Stay on Top of Enterprise Technology Trends
Get updates impacting your industry from our GigaOm Research Community
As the use of mobile devices continues to climb, the use of dedicated apps is also increasing — but is this a natural evolution, or should we be worried about apps winning and the open web losing? Chris Dixon, a partner with venture-capital firm Andreessen Horowitz, argues in a recent blog post that we should be concerned, because it is creating a future in which the web becomes a “niche product,” and the dominant environment is one of proprietary walled gardens run by a couple of web giants — and that this is bad for innovation.
Dixon’s evidence consists in part of two recent charts: one is from the web analytics company comScore, and shows that mobile usage has overtaken desktop usage — an event that occurred in January of this year. The second chart is from Flurry, which tracks app usage, and it shows that apps account for the vast majority of time spent vs. the mobile web, an amount that Flurry says is still growing. I’ve combined the two charts into one (somewhat ugly) graphic below:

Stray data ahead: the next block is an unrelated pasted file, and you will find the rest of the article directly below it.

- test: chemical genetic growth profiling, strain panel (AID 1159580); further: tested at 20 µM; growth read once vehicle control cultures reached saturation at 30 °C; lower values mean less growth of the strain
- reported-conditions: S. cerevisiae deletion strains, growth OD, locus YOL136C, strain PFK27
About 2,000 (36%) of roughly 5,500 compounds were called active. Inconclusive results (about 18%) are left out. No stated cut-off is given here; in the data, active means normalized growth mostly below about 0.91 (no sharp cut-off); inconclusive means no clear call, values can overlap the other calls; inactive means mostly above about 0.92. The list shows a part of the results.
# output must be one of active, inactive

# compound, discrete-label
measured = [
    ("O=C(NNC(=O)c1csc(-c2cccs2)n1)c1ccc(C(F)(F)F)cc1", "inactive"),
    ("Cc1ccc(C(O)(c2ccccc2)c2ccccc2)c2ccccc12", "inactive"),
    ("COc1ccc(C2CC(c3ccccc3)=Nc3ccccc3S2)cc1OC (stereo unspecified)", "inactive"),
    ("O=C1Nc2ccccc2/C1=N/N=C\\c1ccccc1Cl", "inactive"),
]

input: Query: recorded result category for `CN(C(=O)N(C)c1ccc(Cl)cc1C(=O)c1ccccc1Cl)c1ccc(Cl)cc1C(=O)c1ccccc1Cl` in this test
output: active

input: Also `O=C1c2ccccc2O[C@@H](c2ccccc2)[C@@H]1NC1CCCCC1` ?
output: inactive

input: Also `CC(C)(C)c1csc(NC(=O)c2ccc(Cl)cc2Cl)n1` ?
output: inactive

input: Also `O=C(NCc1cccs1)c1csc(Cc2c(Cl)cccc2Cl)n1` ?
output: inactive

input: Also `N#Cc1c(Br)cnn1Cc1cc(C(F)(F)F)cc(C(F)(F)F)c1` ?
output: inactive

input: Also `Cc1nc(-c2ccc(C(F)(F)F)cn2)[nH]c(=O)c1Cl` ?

If apps are winning, is the web losing?
The implication of all this is obvious, says Dixon. Mobile is the future, and what wins on mobile will win the internet — and “right now, apps are winning and the web is losing.” Not only that, but Dixon argues that the problem is likely to get worse, as more companies realize that an app gives them much more control over the user experience than a website. And with less and less investment in making the web experience better on mobile, it will continue to deteriorate, which in turn will push users even further towards the use of apps.